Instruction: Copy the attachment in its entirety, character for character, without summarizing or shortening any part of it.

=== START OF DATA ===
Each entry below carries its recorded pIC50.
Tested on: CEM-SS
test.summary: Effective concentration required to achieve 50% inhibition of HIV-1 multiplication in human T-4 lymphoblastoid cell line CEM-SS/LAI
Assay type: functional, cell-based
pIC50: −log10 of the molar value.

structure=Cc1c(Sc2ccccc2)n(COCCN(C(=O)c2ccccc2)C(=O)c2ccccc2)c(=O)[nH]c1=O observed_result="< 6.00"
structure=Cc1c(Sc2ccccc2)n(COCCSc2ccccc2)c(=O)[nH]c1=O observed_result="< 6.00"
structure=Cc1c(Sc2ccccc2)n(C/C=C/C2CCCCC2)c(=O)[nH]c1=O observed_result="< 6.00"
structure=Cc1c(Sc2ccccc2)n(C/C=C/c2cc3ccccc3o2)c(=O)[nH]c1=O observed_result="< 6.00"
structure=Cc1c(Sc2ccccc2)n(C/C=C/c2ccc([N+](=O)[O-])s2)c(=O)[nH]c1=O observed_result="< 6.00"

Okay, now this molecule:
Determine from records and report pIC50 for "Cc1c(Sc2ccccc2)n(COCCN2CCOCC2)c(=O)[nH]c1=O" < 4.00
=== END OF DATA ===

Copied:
Each entry below carries its recorded pIC50.
Tested on: CEM-SS
test.summary: Effective concentration required to achieve 50% inhibition of HIV-1 multiplication in human T-4 lymphoblastoid cell line CEM-SS/LAI
Assay type: functional, cell-based
pIC50: −log10 of the molar value.

structure=Cc1c(Sc2ccccc2)n(COCCN(C(=O)c2ccccc2)C(=O)c2ccccc2)c(=O)[nH]c1=O observed_result="< 6.00"
structure=Cc1c(Sc2ccccc2)n(COCCSc2ccccc2)c(=O)[nH]c1=O observed_result="< 6.00"
structure=Cc1c(Sc2ccccc2)n(C/C=C/C2CCCCC2)c(=O)[nH]c1=O observed_result="< 6.00"
structure=Cc1c(Sc2ccccc2)n(C/C=C/c2cc3ccccc3o2)c(=O)[nH]c1=O observed_result="< 6.00"
structure=Cc1c(Sc2ccccc2)n(C/C=C/c2ccc([N+](=O)[O-])s2)c(=O)[nH]c1=O observed_result="< 6.00"

Okay, now this molecule:
Determine from records and report pIC50 for "Cc1c(Sc2ccccc2)n(COCCN2CCOCC2)c(=O)[nH]c1=O" < 4.00